If a parent is 65 years or older, transferring the cottage to an Alter Ego Trust or a Joint Partner Trust is another alternative. These trusts are more effective than a standard trust, since there is no deemed disposition and no capital gain is created on the transfer. The downside is that upon the death of the parent, the cottage is deemed to be sold and any capital gain is taxed at the highest personal income tax rate, which could result in even more income tax owing.

The use of a trust can be an effective means of sheltering the cottage from probate taxes. Caution is advised if you are considering a non-Alter Ego or Joint Partner Trust as on the 21st anniversary date of the creation of the trust, the cottage must either be transferred to a beneficiary (should be tax-free) or the trust must pay income taxes on the property’s accrued gain.

Transfer to a Corporation

A cottage can be transferred to a corporation on a tax-free basis using the rollover provisions of the Income Tax Act. This would avoid the deemed capital gain issue upon transfer. However, subsequent to the transfer the parents would own shares in the corporation that will result in a deemed disposition and most likely a capital gain upon the death of the last surviving parent. An “estate freeze” can be undertaken concurrently which would fix the parents income tax liability at death and allow future growth to accrue to the children; however that is beyond the scope of this blog.

In addition, holding a cottage in a corporation may result in a taxable benefit for personal use and will eliminate any chance of claiming the PRE on the cottage for the parent and children in the future.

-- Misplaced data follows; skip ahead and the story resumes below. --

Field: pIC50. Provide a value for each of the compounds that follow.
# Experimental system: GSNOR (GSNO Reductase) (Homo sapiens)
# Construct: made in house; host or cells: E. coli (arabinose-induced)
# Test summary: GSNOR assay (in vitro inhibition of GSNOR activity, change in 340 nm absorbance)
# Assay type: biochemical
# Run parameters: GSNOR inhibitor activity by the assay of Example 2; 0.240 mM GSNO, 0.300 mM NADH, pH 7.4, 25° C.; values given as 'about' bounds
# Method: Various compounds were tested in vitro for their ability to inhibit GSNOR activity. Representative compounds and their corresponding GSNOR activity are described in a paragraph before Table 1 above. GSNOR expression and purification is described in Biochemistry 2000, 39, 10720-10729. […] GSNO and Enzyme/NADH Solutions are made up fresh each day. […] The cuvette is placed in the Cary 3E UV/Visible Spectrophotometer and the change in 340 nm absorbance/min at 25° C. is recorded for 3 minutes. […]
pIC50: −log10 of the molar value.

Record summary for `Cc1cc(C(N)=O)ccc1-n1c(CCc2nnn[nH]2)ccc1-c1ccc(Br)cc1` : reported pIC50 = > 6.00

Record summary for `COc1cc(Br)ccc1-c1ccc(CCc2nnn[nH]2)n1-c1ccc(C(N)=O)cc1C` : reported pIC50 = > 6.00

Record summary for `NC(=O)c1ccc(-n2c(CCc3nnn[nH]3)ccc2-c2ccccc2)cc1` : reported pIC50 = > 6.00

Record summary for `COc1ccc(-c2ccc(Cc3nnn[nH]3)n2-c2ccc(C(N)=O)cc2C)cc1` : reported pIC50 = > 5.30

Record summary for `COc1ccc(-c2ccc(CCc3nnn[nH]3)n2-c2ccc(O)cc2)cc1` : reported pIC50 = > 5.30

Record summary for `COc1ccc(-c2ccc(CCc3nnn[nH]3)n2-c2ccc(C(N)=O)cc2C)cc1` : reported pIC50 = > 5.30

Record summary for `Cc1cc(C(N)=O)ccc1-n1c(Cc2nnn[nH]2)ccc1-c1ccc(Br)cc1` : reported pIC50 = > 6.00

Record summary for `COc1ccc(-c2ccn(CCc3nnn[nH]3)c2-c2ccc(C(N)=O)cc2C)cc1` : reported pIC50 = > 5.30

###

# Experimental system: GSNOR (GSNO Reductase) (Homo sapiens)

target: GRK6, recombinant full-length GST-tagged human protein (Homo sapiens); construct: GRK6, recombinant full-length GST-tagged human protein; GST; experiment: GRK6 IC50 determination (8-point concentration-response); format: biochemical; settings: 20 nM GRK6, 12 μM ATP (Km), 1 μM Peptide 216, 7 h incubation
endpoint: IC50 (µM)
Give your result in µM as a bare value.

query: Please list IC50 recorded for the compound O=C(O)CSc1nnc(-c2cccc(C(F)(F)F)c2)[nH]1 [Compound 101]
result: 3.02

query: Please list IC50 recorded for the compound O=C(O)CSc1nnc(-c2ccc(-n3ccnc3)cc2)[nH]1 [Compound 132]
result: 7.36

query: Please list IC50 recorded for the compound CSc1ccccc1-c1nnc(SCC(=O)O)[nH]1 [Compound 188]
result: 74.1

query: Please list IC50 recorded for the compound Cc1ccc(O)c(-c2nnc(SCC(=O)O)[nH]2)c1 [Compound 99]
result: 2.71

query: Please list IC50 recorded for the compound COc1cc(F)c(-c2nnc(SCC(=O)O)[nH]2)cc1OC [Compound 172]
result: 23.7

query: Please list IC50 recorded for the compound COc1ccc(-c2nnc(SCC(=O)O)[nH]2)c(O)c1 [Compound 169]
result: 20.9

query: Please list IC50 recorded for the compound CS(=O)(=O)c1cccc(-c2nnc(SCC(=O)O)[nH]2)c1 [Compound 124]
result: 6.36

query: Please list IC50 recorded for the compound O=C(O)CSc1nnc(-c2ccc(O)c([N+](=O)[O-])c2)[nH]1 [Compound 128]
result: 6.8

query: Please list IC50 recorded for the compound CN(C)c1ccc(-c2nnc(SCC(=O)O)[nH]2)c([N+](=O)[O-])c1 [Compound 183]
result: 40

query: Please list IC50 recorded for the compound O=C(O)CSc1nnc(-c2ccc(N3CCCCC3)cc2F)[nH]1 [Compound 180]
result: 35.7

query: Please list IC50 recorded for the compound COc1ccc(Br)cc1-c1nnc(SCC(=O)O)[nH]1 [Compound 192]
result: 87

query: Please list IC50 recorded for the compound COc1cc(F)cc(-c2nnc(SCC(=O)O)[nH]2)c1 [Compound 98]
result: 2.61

In summary, where there is a large unrealized capital gain on a family cottage, there will be no income tax panacea. However, one of the alternatives noted above may assist in mitigating the income tax issue and allow for the orderly transfer of the property.

Readers are strongly encouraged to seek professional advice when dealing with this issue. There are numerous pitfalls and issues as noted above and the advice above is general in nature and should not be relied upon for specific circumstances.

[Note: See Mark’s comment in response to Earl about the concept of legal and beneficial ownership in the context of joint ownership with a right of survivorship. As Mark states, this area is a minefield, so please ensure you obtain proper legal advice before attempting to transfer a cottage into joint ownership with a right of survivorship.]